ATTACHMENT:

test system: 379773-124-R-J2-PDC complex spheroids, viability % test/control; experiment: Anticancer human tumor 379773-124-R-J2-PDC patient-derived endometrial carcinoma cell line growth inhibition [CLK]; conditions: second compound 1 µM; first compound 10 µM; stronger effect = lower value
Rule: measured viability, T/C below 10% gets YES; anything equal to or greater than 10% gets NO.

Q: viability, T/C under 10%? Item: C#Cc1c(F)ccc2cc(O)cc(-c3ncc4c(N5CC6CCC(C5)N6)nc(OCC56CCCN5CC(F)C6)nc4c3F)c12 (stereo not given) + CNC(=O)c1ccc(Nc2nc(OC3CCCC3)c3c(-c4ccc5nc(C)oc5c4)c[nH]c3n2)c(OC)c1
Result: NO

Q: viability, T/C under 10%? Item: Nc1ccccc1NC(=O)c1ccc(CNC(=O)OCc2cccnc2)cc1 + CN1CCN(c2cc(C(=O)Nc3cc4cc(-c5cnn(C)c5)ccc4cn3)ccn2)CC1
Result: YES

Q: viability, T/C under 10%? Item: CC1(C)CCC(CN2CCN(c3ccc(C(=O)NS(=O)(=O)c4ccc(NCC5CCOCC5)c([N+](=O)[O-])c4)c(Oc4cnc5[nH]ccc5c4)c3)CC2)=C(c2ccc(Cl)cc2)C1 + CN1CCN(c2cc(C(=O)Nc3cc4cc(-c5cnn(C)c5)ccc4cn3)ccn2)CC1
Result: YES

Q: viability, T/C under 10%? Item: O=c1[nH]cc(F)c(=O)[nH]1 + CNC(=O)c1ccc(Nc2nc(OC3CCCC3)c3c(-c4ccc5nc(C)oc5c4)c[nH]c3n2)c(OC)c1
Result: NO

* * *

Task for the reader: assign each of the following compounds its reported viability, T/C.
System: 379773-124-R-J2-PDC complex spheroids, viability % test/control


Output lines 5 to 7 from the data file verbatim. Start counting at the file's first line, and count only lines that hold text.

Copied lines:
Q: viability, T/C under 10%? Item: Nc1ccccc1NC(=O)c1ccc(CNC(=O)OCc2cccnc2)cc1 + CN1CCN(c2cc(C(=O)Nc3cc4cc(-c5cnn(C)c5)ccc4cn3)ccn2)CC1
Result: YES

Q: viability, T/C under 10%? Item: CC1(C)CCC(CN2CCN(c3ccc(C(=O)NS(=O)(=O)c4ccc(NCC5CCOCC5)c([N+](=O)[O-])c4)c(Oc4cnc5[nH]ccc5c4)c3)CC2)=C(c2ccc(Cl)cc2)C1 + CN1CCN(c2cc(C(=O)Nc3cc4cc(-c5cnn(C)c5)ccc4cn3)ccn2)CC1